Word came down last night that House Republicans, at long last, have a plan for repealing and replacing the Affordable Care Act.

The crux of the Republican plan is the elimination of an insurance mandate, and the introduction of a system of tax incentives aimed at encouraging Americans to purchase health care on the open market.

I’ve got to ask: If maintaining an adequate level of health was not, prior to the Affordable Care Act, incentive enough to obtain medical insurance, then will tax credits push people over the top?

The answer is, no. (A default-based behavioral intervention would work much better.)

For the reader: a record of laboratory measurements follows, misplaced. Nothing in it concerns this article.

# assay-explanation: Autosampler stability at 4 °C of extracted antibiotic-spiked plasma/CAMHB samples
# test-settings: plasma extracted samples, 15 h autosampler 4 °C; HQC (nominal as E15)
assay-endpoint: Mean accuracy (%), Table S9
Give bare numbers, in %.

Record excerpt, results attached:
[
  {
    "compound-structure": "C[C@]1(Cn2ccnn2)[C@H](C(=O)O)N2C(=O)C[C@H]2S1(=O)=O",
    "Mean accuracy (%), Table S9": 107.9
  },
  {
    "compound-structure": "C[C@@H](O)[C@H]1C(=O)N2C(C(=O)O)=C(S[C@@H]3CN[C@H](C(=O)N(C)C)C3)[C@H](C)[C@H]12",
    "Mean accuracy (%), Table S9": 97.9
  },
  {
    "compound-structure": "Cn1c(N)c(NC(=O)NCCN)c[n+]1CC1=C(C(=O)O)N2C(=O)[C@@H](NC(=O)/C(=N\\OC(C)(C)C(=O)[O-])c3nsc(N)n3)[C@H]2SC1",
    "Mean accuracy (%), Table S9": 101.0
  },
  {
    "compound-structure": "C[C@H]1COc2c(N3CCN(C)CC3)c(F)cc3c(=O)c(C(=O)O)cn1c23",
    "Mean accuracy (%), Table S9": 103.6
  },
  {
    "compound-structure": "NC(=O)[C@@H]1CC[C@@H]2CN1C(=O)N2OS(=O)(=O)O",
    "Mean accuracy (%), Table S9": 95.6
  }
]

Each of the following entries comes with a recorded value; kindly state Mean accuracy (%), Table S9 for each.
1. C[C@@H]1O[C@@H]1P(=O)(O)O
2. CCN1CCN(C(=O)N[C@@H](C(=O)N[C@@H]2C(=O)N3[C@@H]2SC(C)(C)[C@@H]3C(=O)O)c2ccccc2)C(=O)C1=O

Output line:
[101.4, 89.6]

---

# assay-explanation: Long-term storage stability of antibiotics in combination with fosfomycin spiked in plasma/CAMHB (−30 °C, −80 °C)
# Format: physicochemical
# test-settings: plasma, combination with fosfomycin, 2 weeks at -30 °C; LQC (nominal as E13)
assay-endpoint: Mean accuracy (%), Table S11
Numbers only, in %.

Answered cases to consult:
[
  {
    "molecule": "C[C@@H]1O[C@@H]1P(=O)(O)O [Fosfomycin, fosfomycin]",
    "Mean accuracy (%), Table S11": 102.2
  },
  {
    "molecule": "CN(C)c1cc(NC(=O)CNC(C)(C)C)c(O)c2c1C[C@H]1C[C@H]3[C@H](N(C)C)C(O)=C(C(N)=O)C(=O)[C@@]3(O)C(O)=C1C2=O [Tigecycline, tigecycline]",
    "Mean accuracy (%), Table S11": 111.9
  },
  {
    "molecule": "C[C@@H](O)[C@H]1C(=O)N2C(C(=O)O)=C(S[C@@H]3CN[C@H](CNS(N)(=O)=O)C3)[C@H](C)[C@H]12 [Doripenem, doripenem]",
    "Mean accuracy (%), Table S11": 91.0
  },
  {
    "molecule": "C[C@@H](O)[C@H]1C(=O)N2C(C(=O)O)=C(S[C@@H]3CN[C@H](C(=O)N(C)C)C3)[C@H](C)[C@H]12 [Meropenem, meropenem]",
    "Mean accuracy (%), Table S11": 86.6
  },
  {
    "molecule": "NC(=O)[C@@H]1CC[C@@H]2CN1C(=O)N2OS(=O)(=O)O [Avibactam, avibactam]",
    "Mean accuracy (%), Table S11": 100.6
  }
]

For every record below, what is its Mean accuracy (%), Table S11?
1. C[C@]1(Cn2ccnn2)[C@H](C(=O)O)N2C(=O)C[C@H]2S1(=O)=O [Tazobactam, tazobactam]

Beyond its efficacy, it is still unclear if the Republican “plan” to replace the Affordable Care Act will afford the necessary degree of protection to people with pre-existing conditions?

Likewise, there is growing concern among those in congress, and amongst citizens, that the new “plan” will actually reduce (vs. maintain or improve) the Affordable Care Act.

This is not normal.

Once again, in the rush to snub their noses at the Obama administration, Republicans in congress and the White House are rolling out plans and policies that aren’t yet fully baked.

Doing so does nothing but place people at risk, while at the same time eroding what little trust many—domestically and abroad—have in the executive and legislative branches of government.

It’s Tuesday, the 7th of March, in the year 2017.